Meal Size And Heart Function

Meal size has been researched extensively in relation to a number of metabolic effects, specifically fat loss and weight gain. In this regard it is generally accepted that smaller meals may offer some protection from excessive weight gain and may aid fat loss efforts. The reason for this is likely that smaller meals do not overload the hepatic system and therefore the pathways through which the nutrients pass are more efficient. Large meals likely overload the ability of the liver to efficiently process the nutrients and as a result the de novo lipogenesis pathway converts more of the carbohydrate content to fatty acids, which subsequently increase fat deposition. As well as causing hepatic burdon, large meals may burden the cardiovascular system. The requirement for the circulation of nutrients is important postprandially, and blood flow to the intestine must increase to allow efficient absorption. Therefore as meal size increases, cardiac burden also increases to allow for the efficient absorption and transport of nutrients.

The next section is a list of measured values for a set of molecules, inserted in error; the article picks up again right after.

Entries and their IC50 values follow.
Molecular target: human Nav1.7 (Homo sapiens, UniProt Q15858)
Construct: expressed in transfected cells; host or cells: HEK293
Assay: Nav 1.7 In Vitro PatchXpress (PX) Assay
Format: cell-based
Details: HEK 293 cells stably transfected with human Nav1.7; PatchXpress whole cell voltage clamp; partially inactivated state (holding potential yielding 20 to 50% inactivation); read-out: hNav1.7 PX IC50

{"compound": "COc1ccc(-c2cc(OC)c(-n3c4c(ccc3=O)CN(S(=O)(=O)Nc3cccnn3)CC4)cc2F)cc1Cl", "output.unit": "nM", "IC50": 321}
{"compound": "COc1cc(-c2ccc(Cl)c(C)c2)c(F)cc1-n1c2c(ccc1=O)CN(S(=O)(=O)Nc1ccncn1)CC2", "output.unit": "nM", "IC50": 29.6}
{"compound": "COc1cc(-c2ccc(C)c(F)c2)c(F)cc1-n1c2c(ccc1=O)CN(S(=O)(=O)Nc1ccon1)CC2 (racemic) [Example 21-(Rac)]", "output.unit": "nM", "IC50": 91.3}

Some researchers have measured the demands on the circulatory system following ingestion of meals of different size. For example, one study fed healthy volunteers meals ranging from 15 to 75 % of total daily energy requirements as a single meal and measured cardiac function1. The results showed that there was a positive association between meal size and cardiac index, stroke volume, heart rate, myocardial oxygen consumption and whole body oxygen consumption. However, there was no significant changes to blood pressure. As well as increasing cardiac function peak values, meals over 35 % of the total daily energy needs significantly increased the duration of the elevated cardiac response compared to meals less than 35 % of the total daily energy requirement. These results illustrate that energy demand increase considerably following a meal and that smaller meals place a lower stress on the cardiovascular system. This could have implications for those with cardiovascular disease or other heart complications.


1Bagetell, C. J. and Heymsfield, S. B. 1984. Effect of meal size on myocardial oxygen requirements: implications for postmyocardial infarction diet. American Journal of Clinical Nutrition. 39: 421-426

About Robert Barrington

Robert Barrington is a writer, nutritionist, lecturer and philosopher.
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